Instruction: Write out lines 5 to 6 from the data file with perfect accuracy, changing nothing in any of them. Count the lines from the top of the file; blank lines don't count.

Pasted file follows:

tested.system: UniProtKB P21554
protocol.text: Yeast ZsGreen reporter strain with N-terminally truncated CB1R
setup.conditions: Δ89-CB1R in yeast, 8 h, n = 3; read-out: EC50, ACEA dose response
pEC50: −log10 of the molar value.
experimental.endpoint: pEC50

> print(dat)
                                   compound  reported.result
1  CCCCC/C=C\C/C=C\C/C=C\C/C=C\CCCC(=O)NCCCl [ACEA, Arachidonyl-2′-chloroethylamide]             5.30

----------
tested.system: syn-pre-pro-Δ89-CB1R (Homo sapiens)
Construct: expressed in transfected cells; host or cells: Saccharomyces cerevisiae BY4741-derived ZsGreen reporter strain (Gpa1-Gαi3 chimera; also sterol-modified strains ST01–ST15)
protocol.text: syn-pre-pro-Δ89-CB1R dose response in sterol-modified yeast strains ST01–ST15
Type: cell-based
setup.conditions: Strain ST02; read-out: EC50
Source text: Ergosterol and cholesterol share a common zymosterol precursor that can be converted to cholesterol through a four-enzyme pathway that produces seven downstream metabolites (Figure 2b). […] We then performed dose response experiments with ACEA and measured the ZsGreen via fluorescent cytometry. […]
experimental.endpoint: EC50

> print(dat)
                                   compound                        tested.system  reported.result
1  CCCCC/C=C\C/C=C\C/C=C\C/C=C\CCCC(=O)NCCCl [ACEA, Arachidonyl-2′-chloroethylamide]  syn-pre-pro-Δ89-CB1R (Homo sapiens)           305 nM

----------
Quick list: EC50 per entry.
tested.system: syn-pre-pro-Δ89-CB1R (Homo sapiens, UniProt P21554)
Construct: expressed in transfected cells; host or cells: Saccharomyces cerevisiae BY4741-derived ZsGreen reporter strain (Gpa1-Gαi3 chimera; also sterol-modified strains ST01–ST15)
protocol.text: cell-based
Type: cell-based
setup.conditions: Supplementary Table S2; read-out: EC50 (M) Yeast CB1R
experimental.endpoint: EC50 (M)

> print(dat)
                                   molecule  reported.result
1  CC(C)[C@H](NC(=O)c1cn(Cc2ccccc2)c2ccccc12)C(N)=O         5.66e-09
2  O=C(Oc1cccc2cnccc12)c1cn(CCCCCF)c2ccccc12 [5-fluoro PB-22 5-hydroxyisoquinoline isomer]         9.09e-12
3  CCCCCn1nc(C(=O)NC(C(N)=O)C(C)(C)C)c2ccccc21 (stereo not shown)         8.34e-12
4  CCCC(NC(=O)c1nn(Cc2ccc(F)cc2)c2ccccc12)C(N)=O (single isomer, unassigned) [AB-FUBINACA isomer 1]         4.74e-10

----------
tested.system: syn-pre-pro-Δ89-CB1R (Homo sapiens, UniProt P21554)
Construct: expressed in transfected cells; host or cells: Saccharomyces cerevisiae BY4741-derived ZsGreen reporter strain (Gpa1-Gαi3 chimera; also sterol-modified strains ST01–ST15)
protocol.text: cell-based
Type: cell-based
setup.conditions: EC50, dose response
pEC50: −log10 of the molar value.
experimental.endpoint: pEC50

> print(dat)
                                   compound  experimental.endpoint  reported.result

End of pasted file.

experimental.endpoint: pEC50

> print(dat)